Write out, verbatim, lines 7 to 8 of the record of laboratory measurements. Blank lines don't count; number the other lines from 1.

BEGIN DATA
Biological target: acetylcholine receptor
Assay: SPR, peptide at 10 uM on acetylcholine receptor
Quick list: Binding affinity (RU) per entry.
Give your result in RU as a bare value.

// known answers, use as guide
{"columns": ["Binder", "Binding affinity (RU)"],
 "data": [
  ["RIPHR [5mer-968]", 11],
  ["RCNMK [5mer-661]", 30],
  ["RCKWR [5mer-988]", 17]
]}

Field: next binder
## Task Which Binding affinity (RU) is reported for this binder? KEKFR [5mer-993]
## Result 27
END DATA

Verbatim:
 "data": [
  ["RIPHR [5mer-968]", 11],